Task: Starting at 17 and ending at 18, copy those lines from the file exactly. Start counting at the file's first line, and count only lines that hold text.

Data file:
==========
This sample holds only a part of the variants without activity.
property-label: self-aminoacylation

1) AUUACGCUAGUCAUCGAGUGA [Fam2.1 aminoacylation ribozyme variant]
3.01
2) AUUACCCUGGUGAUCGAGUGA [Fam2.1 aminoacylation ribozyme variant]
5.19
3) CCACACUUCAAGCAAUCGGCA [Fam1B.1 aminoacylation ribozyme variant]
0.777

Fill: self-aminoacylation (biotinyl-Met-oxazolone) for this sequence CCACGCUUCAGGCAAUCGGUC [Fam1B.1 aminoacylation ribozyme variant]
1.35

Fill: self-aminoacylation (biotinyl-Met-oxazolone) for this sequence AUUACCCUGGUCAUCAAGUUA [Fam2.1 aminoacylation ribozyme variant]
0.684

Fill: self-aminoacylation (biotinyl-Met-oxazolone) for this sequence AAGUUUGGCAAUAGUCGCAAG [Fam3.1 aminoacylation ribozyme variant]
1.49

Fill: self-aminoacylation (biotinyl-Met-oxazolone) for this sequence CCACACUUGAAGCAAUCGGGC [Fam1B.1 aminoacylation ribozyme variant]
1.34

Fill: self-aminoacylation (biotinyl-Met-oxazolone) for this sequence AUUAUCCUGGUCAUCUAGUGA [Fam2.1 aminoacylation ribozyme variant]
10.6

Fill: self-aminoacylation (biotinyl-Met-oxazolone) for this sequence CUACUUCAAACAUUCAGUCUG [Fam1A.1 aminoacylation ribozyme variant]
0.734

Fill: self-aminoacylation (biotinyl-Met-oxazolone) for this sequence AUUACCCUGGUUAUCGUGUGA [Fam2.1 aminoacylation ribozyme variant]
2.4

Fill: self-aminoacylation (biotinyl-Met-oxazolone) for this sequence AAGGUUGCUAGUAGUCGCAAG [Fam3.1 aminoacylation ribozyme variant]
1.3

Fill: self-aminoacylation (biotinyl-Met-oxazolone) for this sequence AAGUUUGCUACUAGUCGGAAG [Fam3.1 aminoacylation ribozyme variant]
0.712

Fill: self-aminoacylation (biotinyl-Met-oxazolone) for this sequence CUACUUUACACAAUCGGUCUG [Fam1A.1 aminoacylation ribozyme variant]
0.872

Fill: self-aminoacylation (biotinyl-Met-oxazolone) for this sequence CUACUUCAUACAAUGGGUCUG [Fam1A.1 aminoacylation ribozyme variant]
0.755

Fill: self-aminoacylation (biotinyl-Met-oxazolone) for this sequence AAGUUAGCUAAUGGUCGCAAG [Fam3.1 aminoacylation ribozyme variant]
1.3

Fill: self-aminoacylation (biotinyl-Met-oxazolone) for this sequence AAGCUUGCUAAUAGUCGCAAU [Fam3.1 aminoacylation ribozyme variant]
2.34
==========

Fill: self-aminoacylation (biotinyl-Met-oxazolone) for this sequence AUUAUCCUGGUCAUCUAGUGA [Fam2.1 aminoacylation ribozyme variant]
10.6